I'm A Former Goldman Partner, I'm A Hedge Fund Manager, I'm Wealthy: The Leon Cooperman Story

Or: Why I settled with the SEC after vowing not to settle with the SEC.
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Ever since the SEC decided back in 2015 that Leon Cooperman had pulled one trick too many and should answer for his material nonpublic sins, the crotchety billionaire has made clear that he would spare no expense to marginally improve his unjustly sullied reputation. Then the government abruptly offered a settlement of $5 million – down from $8 million – and proposed to let the old guy keep managing Omega Advisors. With that, Coop's heroic ante turned to a well-timed fold and both sides walked away happy not to waste millions more dollars on a lengthy (though probably entertaining) court battle. This, he now says, despite the whole thing being “extraordinarily abusive.”

LeonCooperman

But money wasn't the only consideration in Cooperman's mind:

"My lawyers told me that the probability of my winning would be overwhelmingly high, that if I didn't win it had nothing to do with the merits of the case," he said. "It would have to do with the fact that I'm a former Goldman partner, I'm a hedge fund manager, I'm wealthy. Those are enough factoids that impress juries."

As is well known, there are few groups more persecuted in American life than wealthy former Goldmanites who live on 2-and-20. And for a jury considering a case that rests on the argument that it's perfectly fine to trade on insider information after promising not to trade on it so long as you made the promise not to trade on the insider information only after hearing it, it's far easier just to lump the words “Goldman” and “hedge fund” together and assume guiltthan to grapple with the unholy snarl of paradoxes that is U.S. insider trading law.

In the end, however, it wasn't about Cooperman anyway. It was about the owners of the 40-odd percent of assets in the “glorified family office” whose last names aren't “Cooperman”:

"I didn't want to tilt at windmills," he added. "I didn't want to go on for another two or three years, because I promised my investors from day one that this would not cost them anything — between the insurance and my own money I would take care of everything and that basically it would not distract me from doing the job."

Because God forbid anything distract Cooperman from his job.

Leon Cooperman: SEC insider trading case was 'extraordinarily abusive' [CNBC]

Related

Leon Cooperman's Beef With President Obama Involves An Unsolicited Copy Of His 14 Year-Old Granddaughter's Self-Published Memoirs And Not One Handwritten Thank-You Note In Return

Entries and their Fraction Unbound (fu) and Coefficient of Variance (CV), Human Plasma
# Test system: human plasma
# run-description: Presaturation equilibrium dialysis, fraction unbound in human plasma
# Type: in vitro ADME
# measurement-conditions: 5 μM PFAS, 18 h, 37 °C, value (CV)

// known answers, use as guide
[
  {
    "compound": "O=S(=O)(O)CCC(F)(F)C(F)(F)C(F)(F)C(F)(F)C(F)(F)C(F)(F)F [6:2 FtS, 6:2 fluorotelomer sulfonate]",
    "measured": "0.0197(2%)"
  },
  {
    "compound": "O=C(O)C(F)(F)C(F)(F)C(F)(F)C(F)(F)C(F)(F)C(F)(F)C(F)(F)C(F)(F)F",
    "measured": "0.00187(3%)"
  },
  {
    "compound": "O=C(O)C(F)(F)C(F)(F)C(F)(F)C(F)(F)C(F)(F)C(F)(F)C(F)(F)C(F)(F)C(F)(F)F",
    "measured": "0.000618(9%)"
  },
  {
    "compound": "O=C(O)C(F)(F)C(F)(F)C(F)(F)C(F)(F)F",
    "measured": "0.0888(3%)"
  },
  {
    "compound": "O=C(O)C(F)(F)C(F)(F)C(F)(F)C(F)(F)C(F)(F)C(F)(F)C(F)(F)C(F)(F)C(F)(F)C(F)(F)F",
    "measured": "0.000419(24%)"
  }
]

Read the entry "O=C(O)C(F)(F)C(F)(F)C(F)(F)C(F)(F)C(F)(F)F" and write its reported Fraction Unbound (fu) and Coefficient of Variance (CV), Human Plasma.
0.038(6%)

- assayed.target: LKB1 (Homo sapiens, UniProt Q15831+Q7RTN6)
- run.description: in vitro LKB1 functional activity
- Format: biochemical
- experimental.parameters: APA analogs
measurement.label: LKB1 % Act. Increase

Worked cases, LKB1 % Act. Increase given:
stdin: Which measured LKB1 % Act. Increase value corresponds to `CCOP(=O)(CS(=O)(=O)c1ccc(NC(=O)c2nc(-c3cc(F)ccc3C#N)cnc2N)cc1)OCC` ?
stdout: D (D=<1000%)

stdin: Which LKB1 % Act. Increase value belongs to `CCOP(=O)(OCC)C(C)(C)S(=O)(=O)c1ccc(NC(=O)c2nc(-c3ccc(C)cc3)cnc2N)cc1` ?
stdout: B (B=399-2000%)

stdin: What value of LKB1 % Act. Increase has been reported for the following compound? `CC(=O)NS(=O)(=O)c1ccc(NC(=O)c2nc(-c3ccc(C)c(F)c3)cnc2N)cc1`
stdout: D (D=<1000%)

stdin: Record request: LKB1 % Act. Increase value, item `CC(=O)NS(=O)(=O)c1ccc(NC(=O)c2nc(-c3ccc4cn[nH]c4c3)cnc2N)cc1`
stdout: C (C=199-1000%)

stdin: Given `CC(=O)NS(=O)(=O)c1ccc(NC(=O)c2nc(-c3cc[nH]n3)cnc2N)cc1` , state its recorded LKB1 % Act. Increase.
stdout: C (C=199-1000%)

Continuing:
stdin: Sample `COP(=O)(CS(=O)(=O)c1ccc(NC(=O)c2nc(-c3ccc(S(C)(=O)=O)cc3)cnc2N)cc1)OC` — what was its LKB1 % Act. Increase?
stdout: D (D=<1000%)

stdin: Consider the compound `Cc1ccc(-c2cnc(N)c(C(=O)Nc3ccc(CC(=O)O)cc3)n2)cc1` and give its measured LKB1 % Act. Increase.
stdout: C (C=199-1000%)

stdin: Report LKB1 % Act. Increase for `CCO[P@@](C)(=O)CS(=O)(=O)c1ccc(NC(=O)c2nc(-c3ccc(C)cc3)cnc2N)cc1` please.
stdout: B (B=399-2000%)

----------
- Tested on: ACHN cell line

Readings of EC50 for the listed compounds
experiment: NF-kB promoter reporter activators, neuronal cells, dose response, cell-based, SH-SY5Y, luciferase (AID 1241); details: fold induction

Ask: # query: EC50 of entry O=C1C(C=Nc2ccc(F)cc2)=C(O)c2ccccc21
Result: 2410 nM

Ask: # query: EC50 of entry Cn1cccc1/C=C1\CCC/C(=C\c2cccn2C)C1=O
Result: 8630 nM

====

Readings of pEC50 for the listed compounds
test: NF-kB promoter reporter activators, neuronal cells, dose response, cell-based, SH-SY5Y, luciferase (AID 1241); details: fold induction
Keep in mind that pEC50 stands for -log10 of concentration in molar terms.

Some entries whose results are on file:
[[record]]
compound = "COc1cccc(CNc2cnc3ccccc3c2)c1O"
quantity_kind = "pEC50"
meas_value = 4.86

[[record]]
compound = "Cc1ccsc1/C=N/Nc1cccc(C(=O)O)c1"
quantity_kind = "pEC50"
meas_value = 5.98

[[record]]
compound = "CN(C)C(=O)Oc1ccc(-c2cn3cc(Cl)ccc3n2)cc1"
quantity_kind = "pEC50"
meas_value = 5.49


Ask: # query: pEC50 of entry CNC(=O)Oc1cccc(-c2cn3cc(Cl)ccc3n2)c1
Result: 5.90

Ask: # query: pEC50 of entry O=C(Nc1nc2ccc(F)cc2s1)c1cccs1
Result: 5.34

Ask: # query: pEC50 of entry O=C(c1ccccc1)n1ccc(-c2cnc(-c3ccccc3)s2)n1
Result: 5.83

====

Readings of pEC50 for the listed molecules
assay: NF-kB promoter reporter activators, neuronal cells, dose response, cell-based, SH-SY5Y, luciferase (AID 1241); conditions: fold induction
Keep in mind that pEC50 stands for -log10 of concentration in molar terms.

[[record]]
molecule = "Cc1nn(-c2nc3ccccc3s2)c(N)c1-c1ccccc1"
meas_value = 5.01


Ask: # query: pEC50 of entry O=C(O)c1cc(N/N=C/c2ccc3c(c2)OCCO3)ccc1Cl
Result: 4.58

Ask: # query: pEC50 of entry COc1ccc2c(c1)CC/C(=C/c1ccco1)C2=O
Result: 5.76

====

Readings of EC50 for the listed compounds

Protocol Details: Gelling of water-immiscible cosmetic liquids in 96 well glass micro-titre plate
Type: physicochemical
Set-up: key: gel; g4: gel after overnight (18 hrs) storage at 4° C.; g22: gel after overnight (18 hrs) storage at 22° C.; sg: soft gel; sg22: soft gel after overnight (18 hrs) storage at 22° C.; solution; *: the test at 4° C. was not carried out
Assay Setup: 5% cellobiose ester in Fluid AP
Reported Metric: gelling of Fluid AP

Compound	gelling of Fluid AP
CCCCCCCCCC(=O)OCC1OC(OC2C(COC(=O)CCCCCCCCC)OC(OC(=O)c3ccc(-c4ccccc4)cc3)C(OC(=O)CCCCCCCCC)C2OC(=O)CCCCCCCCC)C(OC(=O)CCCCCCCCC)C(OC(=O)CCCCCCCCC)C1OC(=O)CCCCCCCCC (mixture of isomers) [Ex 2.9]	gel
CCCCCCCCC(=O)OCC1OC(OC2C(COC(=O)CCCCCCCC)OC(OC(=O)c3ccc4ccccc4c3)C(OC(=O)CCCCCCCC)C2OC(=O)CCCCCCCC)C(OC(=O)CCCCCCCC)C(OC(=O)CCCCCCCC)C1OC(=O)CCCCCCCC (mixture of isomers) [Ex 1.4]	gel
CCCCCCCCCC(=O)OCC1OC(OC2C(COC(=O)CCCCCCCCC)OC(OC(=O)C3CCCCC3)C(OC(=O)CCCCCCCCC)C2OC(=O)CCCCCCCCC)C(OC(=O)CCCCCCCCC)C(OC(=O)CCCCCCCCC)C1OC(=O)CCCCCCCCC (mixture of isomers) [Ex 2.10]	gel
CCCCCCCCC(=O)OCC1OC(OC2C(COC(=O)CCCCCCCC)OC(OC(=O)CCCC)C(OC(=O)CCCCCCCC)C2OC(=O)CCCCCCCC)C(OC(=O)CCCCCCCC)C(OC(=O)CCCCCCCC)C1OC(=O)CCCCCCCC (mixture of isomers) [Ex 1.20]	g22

Last November, hedge fund manager Leon Cooperman penned an "Open Letter To The President Of The United States of America," in which he detailed the many ways Barack Obama was pissing him off. The Omega Advisors founder accused the President (and his "minions") of engaging in class warfare, expressed disbelief that he could attack "capitalists who...fill store shelves at Christmas" and still sleep at night, and advised Obama to "eschew the polarizing vernacular of political militancy," lest he lose* Cooperman's vote the next year.  While LC says that he received a major outpouring of support for his words ("[he] keeps a bulging manila folder of congratulatory notes in his office"), others were less than pleased at what they saw as a guy who actually has done pretty okay under Obama lashing out because his feelings were hurt on the occasions the president was perceived to have a "tone" in his voice when discussing the mega-wealthy ("If I knew where you lived, I’d put a bomb in your car," one person wrote Cooperman to say). Similarly, Cooperman's suggestion, on at least two occasions, that America should be worried about the startling parallels between Obama's rise to power and that of Adolf Hitler,** was met with mixed reviews, including one by his wife in which she called him a "schmuck." And while some*** have found it preposterous that Cooperman would paint himself as a victim of Obama, their astonishment speaks to not knowing the whole story, i.e. exactly what this man- no, this monster- did to Leon. Last July, before he had written the letter, Cooperman was invited to the White House for a reception to honor wealthy philanthropists who had signed Bill and Melinda Gates and Warren Buffett’s Giving Pledge, promising to donate at least fifty per cent of their net worth to charity. At the event, Cooperman handed the President two copies of “Inspired: My Life (So Far) in Poems,” a self-published book written by Courtney Cooperman, his fourteen-year-old granddaughter. Cooperman was surprised that the President didn’t send him a thank-you note or that Malia and Sasha Obama, for whom the books were intended as a gift and to whom Courtney wrote a separate letter, didn’t write to Courtney. (After Cooperman grumbled to a few friends, including Cory Booker, the mayor of Newark, Michelle Obama did write. Booker, who was also a recipient of Courtney’s book, promptly wrote her “a very nice note,” Cooperman said.) Now do you understand? Now do you understand? Even Hitler would have sent SOMETHING. Super-Rich Irony [New Yorker] Earlier: Leon Cooperman Doesn't Like The Tone Of President Obama's Voice *Just messing about him ever being in a position to "lose" it, of course. **Settle down, he wasn't saying Obama IS Hitler, would would be biologically impossible, he was just saying Obama is the second coming of Hitler, which is something people should be aware of: “You know, the largest and greatest country in the free world put a forty-seven-year-old guy that never worked a day in his life and made him in charge of the free world,” Cooperman told the New Yorker in May. “Not totally different from taking Adolf Hitler in Germany and making him in charge of Germany because people were economically dissatisfied. Now, Obama’s not Hitler. I don’t even mean to say anything like that. But it is a question that the dissatisfaction of the populace was so great that they were willing to take a chance on an untested individual.” ***Mrs. Cooperman, for example.: She is still a liberal, a position that puts her in the minority in their social circle. “She can be a socialist because she’s married to a capitalist,” Cooperman says of his wife, who is strongly pro-choice and pro-gay marriage. She calls Todd Akin, Rick Santorum, and Rick Perry “morons,” and she worries about the underclass. “I care more about the disadvantaged people of America,” she said, comparing her politics with those of her husband.